Get the latest updates as we post them — right on your browser

. Last Updated: 07/27/2016

The Speaker Triumphant

The very sight of the opening of the three-sided consultations on the fate of the referendum in the gilded interior of the Kremlin is quite impressive.

But the political significance of this is even more impressive: the speaker of parliament is participating in these talks on an equal footing with the president of the republic. and the fact that the Kremlin was chosen as the venue for these negotiations does not really reflect the scale of the changes that have taken place in the Russian political hierarchy.

It would not be surprising if Ruslan Khasbulatov refused to appear in "the enemy camp" and demanded that the talks take place on some neutral ground, for example, in the President Hotel, as had been planned up until the last moment. In the corridors of the White House now there is a popular joke: Thank God that Yeltsin's office is not in the Hotel Ukraina, or else he would have to meet with Khasbulatov on a raft in the middle of Moscow River.

For almost a year now Ruslan Khasbulatov been trying openly to equate his political status with that of the president. The level of Khasbulatov's ambitions was particularly evident in a series of his public speeches shortly before the beginning of the Seventh Congress. They contained frank suggestions that the president agree to a kind of political trade: The speaker would guarantee the consent of the Congress to a continuation of Yeltsin's special powers for another year, in exchange for Yeltsin's signature on the newly approved parliamentary law "On the Council of Ministers of the Russian Federation", which would have given the Supreme Soviet rigid control over the government structure.

It is likely that Khasbulatov was just bluffing. The level of organization, and of party and factional discipline in the Russian parliament is so low that the even predicting the deputie's actions at any given moment is almost impossible, let alone trying to bend the legislative body to one's will.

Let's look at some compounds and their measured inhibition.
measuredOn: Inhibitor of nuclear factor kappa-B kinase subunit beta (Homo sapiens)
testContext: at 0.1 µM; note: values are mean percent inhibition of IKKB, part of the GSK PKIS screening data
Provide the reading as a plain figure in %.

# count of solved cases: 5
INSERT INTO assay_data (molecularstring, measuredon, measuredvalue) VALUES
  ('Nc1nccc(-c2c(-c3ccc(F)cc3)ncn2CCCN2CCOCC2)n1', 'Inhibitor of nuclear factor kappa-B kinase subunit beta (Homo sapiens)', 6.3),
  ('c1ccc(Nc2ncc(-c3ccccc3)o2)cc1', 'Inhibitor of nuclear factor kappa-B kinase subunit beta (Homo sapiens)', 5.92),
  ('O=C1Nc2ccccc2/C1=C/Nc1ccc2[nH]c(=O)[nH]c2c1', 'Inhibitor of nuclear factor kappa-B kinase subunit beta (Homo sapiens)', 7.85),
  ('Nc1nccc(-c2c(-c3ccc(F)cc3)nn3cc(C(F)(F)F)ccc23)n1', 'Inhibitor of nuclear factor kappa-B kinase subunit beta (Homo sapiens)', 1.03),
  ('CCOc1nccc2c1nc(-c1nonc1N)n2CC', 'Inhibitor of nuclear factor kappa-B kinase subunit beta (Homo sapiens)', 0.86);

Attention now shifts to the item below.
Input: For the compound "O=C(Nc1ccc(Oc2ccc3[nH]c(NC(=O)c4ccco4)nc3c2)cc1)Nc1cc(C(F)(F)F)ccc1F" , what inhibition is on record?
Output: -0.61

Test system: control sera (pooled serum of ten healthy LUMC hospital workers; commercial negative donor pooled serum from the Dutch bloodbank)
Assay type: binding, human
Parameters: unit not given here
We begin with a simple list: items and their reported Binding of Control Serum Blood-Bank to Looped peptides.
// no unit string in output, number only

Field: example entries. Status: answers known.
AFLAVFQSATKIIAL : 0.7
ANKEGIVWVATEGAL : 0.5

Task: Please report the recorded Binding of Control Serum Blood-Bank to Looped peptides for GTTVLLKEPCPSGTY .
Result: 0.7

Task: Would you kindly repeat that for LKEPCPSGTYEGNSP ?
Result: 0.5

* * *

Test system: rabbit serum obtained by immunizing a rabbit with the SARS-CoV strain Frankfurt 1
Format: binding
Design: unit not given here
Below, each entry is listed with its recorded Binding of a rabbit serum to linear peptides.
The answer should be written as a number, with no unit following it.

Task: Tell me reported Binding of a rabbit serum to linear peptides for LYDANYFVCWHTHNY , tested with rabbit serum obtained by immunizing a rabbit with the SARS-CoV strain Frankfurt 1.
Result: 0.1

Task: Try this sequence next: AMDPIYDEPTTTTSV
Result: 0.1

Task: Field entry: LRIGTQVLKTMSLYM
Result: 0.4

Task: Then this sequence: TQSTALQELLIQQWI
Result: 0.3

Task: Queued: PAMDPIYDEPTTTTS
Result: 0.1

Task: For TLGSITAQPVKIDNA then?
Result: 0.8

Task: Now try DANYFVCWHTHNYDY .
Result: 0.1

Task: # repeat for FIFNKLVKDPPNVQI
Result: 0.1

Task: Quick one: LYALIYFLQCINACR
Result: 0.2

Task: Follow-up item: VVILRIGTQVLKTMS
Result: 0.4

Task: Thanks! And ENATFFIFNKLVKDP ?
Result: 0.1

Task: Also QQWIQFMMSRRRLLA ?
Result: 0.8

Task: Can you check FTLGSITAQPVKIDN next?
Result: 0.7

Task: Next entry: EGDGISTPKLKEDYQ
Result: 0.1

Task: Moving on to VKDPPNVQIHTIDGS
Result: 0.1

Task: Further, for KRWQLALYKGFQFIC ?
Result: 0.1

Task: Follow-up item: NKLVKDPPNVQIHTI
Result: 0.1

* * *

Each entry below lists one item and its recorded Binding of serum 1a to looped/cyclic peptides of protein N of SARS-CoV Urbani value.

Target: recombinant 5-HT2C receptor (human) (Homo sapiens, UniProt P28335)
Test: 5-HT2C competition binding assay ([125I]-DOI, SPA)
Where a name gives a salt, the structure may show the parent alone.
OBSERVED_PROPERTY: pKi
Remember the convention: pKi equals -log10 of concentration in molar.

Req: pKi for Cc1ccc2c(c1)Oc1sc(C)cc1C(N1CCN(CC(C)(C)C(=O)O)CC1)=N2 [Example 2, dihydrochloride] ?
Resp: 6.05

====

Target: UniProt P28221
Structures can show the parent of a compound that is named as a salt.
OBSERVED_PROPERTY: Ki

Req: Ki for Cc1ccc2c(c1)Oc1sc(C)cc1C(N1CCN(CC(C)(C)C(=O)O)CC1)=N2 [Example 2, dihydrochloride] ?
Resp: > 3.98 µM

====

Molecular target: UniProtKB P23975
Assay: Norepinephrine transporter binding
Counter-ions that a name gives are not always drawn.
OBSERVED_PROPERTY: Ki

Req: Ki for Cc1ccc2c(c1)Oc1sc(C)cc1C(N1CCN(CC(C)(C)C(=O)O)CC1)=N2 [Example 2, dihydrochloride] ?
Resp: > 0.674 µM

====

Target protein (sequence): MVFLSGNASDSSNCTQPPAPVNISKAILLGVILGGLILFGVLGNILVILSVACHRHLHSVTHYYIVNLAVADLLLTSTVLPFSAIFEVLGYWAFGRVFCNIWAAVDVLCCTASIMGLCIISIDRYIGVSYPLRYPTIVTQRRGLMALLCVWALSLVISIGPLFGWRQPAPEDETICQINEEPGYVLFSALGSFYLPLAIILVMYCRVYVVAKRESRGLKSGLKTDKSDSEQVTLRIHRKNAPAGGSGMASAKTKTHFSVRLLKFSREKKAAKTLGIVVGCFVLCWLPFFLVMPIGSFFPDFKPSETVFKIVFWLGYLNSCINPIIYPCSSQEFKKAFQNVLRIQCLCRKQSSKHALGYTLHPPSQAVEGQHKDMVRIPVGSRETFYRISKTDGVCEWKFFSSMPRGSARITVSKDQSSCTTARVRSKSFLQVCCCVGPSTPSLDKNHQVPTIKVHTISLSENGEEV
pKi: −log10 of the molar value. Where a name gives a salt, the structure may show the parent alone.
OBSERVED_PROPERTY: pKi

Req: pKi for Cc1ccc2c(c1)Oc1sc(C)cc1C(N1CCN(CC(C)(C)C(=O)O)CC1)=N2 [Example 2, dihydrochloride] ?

It is possible that Boris Yeltsin did not react to Khasbulatov's initiative because he was aware of all of this. But the general result of the December debates was that the speaker has succeeded beyond his wildest dreams. The plan for the formation of the reconciliation commission, which was charged with finding a way out of the Dec. 10 crisis, included the chairman as a matter of course as an equal partner in negotiations with the president.

The present series of talks will, naturally, be planned along the same lines. President Yeltsin is not conducting negotiations with the Supreme Soviet, and not with the body of deputies from the Congress, but with the speaker, Khasbulatov. Why?

In whose name is Khasbulatov participating in the talks, and for whom is he planning to sign the final document, if there is one?

For the Russian people? But the president, it seems, is the only person in the government whom the people, through their right to a direct and universal vote, have entrusted to represent their interests.

For the parliament, perhaps? But in the Constitution of the Russian Federation still in force there is no mention of such powers in the list of the speaker's functions. There is no mention of anything, in fact, except strictly official organizational duties. If the speaker, according to the Constitution, has the right to conduct negotiations with anyone, then it is with the "legislative organs of the Russian Federation and sovereign states". Certainly not with the president of his own country.

In this situation the role of mediator assumed by the chairman of the Constitutional Court Valery Zorkin is especially interesting. Zorkin, by his presence at the talks, emphasizes Khasbulatov's clear rise in power.

At least Zorkin can not be accused of inconsistency - the precedent for such an abuse was set at the Congress with his active participation.

Khasbulatov is still fiercely denying accusations that he sees the people's deputies as mere petty clerks in his giant department. But he is certainly not bothered by the prospect of reducing the prerogatives of the deputies to a single one: the right to give legal status to agreements worked out by Ruslan Imranovich in personal discussions with Boris Nikolayevich through an organized, disciplined vote. On the contrary, Khasbulatov openly proclaimed that he had just such a "directorial" power over the Supreme Soviet, and this is becoming the basis of his political power.

It is also surprising that the rich experience of associating with the speaker does not seem to be teaching President Yeltsin any lessons. It is as if he had not already had the opportunity to discover that Khasbulatov is able to guarantee the deputie's support only by a gross violation of legislative procedure, as happened during the final act of the Congress, when the results of the reconciliation commission were being discussed. It is as if Yeltsin is not yet convinced that such violations only deepen and complicate the political crisis in the federal government elite. As if he had not assured himself that Khasbulatov's attempts to unravel this crisis at the fake "round table" would make the idea of national accord into a ridiculous profanation in the face of chaos.

It is probably not that the president does not see all this, but that he is forcing himself not to see it. The referendum initiative turned out to be too risky, and the results of the voting are already apparent. Khasbulatov has won the referendum. As a trophy, he received a new status, in fact if not in law: He is now on an equal footing with the president. and this status must be recognized.

Sergei Parkhomenko is a political observer for the daily newspaper Segodnya.